Whether giving or receiving gifts is your love language, you’ll never run out of original Tucson gift options for friends and family this holiday season.
This Tucson gift guide goes beyond the knee-jerk choice of a hat emblazoned with a cactus and instead curates unique and original options from the Old Pueblo that will be sure to delight and impress!
Build a Dishware Collection with HF Coors
HF Coors has been making ceramic dishware since 1925. And yes, Herman Frederick Coors is part of the Coors brewery dynasty. In fact, HF is the son of the brewery founder, Adolph Coors. HF Coors moved its production to Tucson in 2003 and continues to manufacture all of its dishwares for wholesale and retail in Tucson. HF Coors sells dishware in a scope of colors and patterns to suit all tastes, which can be purchased in-person and online. However, a great hack is to visit the discounted display area in front of the factory, where you can save between fifty and ninety percent on bowls, plates, cups, and more that are considered factory seconds or overstock items. So, what might be a tiny glaze flaw on a plate unfit for a wholesale order could be the perfect beginning to a beautiful dishware set that you can continue to grow, mix and match, and, of course, gift to others. 1600 South Cherrybell Stravenue, Tucson. 520-903-1010.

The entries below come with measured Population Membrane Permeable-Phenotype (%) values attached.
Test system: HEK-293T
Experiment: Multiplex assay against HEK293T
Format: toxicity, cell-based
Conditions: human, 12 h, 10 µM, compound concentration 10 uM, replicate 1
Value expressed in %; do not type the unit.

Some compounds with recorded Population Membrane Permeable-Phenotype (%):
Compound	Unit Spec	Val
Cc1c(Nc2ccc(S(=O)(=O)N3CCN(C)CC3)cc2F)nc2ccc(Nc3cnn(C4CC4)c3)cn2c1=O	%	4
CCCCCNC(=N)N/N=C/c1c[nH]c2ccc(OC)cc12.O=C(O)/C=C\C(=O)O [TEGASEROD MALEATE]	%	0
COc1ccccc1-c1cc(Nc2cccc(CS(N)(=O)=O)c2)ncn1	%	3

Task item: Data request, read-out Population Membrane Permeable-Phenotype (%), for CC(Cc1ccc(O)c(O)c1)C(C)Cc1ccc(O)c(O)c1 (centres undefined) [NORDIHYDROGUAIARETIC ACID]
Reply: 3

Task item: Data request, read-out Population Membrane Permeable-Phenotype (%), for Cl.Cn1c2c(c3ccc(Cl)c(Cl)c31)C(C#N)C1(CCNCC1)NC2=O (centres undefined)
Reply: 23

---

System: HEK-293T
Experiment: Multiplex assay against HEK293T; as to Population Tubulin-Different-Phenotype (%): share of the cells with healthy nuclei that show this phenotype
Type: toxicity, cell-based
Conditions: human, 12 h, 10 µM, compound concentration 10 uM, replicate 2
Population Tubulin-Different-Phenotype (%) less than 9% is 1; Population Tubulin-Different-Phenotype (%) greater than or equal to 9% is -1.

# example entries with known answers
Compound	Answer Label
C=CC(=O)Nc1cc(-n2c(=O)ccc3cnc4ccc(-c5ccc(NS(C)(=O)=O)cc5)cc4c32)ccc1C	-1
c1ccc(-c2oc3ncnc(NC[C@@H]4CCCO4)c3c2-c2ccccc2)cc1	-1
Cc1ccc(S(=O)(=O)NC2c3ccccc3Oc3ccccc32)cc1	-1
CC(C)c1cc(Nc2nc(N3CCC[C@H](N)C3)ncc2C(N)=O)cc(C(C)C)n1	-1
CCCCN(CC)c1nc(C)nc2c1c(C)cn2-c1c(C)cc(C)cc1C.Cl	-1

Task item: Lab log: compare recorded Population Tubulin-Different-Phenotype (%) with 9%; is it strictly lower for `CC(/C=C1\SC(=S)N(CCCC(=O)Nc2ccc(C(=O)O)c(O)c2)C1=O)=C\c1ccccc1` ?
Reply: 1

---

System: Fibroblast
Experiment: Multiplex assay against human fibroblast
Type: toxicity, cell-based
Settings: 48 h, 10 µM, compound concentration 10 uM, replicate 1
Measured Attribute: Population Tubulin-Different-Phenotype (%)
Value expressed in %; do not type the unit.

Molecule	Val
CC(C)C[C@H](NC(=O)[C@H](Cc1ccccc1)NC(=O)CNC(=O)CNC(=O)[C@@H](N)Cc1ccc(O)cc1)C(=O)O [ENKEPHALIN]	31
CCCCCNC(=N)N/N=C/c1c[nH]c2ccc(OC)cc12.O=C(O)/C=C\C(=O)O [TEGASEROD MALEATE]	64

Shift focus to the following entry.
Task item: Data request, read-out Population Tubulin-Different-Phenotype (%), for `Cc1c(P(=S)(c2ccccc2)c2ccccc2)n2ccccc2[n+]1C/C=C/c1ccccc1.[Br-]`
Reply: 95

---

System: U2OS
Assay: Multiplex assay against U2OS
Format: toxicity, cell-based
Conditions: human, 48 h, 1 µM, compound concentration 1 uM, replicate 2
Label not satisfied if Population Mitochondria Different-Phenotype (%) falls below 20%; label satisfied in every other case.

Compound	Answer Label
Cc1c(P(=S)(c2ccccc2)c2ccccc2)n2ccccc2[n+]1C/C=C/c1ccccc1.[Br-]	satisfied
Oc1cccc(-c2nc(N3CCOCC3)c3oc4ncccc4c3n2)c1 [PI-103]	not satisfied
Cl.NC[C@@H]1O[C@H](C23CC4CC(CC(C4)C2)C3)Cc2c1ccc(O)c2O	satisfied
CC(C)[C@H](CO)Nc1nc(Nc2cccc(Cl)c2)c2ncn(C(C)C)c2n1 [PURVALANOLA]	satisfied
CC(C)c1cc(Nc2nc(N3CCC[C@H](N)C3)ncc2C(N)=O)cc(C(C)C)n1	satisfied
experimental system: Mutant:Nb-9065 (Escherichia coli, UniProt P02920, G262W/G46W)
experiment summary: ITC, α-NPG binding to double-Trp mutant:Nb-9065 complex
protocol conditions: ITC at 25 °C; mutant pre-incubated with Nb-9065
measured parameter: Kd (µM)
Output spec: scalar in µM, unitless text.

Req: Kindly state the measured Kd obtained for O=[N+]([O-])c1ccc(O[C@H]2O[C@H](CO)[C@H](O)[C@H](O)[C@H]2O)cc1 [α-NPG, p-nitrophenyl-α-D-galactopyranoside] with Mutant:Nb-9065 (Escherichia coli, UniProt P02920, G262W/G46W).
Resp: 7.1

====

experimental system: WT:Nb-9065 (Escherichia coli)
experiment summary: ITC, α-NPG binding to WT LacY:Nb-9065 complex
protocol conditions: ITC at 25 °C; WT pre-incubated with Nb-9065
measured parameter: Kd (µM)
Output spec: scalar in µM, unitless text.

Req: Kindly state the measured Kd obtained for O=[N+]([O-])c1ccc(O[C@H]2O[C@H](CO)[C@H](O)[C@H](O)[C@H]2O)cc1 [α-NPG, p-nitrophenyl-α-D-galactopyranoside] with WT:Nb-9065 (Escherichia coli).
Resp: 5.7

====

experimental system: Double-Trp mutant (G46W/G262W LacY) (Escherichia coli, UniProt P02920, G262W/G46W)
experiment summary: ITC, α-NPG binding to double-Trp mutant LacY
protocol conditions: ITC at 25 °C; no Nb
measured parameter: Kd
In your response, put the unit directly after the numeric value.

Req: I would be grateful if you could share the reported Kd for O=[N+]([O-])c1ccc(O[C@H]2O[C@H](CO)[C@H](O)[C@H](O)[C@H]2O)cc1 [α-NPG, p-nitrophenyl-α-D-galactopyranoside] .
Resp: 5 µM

Wear it Like a Local with the Cream Shop
The Cream Shop is kind of like if Online Ceramics were all about Tucson and not the Grateful Dead. The Cream Shop often screen-prints for local businesses and creates topical threads that comment on our current political climate and local issues. If you’re not a local Tucsonan, you might not be in on some of the cheeky slogans and graphics that grace their hats, tees, tote bags, and stickers. But do you really have to know where the saying “Ugly But Honest” comes from to wear it proudly on a well-made hat? A Cream Shop gift would delight your effortlessly cool younger cousin, who might hide their excitement over such a thoughtful gesture. You can shop their collections online or in person at the Creamery, 201 North Court Avenue, Tucson. 520-329-2594.
Rep the Desert with a Jenna Tomasello Bandana